4. As the wise Ian Malcolm once said, "Life, uhhh… finds a way." Just as superbugs are becoming resistant to more and more antibiotics, new pathogens will evolve resistances to these new medicines.
    If we strike them down, they will become more powerful than we could possibly imagine.

  5. wow interesting material, glad that one super annoying woman host wasn't the one delivering it or i would have learned nothing

  6. I did not realize charges affect bacteria or know about those awesome spikes on cicada wings!

  7. Scishow needs to do a video about Dmitry Belyev. Spread this around if you agree.(maybe it will help get their attention) If you have no idea who he is look him up. Its really interesting!

  8. This new technology could end nearly all diseases. Or it could push the microbes' evolution and make then more resistant to these defences. That might condemn the animal species that inspired it in the beginning, and make them more vulnerable to disease.

  9. Why do you yawn when you are tired? I learned in my anatomy and physiology class that yawning brings blood to your brain, but why would you do it if you are sleepy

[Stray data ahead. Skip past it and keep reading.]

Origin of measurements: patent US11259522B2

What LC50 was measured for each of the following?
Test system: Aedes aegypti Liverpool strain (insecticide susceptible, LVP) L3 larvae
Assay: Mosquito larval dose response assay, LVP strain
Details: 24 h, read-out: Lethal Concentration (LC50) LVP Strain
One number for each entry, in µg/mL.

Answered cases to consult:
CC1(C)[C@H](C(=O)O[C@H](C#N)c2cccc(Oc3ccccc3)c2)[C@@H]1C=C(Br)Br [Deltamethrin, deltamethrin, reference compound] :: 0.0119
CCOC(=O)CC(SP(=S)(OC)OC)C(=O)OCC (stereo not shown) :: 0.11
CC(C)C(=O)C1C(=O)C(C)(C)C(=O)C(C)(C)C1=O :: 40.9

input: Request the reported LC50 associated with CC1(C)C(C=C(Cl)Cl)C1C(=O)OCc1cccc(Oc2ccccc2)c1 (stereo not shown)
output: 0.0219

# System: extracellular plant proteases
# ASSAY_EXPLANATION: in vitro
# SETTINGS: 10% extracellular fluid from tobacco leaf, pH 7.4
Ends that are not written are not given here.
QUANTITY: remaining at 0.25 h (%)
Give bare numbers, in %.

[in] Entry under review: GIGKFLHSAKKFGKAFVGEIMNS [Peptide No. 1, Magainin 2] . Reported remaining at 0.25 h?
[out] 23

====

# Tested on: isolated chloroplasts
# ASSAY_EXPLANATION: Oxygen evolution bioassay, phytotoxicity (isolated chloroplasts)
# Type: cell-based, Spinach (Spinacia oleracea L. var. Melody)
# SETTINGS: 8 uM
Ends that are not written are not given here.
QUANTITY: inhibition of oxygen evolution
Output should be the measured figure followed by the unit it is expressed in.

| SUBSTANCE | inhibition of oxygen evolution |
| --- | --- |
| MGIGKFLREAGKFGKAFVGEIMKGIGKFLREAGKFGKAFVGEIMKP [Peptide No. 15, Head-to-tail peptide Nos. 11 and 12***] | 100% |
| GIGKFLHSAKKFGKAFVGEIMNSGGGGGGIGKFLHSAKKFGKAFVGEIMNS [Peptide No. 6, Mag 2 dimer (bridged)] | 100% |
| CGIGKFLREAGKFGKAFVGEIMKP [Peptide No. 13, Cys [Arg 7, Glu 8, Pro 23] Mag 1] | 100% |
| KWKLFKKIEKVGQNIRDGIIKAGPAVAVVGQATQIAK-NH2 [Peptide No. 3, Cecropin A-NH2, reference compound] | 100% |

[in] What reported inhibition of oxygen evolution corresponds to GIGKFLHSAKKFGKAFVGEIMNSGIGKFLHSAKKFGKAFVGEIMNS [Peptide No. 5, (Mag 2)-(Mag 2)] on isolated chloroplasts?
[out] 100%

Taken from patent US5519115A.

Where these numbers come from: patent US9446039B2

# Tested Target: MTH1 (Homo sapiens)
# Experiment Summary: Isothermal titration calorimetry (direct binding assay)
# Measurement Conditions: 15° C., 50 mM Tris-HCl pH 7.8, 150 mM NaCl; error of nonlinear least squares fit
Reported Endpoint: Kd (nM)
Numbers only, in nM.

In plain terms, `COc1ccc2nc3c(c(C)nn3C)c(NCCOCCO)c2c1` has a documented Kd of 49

10. "Those noisy red-eye bugs that spend most of their lives underground before coming up to scream for a few weeks, have sex and then die."

  11. Could you do a video about why the chicken pox are so much more dangerous for adults than children?

  12. I feel like the best long term shot at defeating bacteria is just more technologies developed to increase the strength of our own immune system. Like vaccines which can be rapidly produced for every new disease and rapidly distributed to the populace.

  13. Is it bad that I sometimes think that our zeal to fight diseases might actually be bad for us? It is probably a reason for the increase in population that the earth soon can't sustain… Even if I understand that no one wants to die or watch a loved one die…

  14. guys he didnt say that animals are INSPIRED by robots

    he said that animals are INSPIRING a new generation of robots